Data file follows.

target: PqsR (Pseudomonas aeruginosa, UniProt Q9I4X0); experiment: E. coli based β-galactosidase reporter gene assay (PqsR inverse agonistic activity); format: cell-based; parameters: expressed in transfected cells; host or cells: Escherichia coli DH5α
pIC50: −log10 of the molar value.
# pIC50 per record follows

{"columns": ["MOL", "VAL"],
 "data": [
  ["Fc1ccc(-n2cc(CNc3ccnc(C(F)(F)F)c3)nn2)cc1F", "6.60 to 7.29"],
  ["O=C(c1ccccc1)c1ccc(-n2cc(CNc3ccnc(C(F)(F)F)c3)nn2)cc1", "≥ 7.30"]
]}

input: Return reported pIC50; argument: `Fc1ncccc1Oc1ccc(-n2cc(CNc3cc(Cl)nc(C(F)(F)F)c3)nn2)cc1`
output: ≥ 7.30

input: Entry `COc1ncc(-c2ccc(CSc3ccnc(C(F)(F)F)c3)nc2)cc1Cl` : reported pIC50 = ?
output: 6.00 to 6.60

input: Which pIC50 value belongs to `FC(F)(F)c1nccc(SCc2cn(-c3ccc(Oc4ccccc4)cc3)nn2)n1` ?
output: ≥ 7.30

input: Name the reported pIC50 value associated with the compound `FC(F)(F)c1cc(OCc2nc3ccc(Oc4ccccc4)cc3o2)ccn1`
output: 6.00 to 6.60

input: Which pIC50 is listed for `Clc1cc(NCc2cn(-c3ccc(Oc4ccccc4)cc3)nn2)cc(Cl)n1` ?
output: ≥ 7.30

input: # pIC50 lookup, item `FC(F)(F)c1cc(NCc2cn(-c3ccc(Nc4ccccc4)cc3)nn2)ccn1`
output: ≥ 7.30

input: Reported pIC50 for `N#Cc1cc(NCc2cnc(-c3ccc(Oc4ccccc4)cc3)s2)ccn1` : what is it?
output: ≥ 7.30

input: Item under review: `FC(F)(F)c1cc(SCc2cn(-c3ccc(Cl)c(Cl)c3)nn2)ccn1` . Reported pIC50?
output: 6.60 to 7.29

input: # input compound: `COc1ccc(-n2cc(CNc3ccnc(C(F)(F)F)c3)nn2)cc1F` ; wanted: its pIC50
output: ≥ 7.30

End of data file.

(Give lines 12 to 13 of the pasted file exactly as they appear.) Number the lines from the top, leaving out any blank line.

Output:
output: 6.00 to 6.60

input: Which pIC50 value belongs to `FC(F)(F)c1nccc(SCc2cn(-c3ccc(Oc4ccccc4)cc3)nn2)n1` ?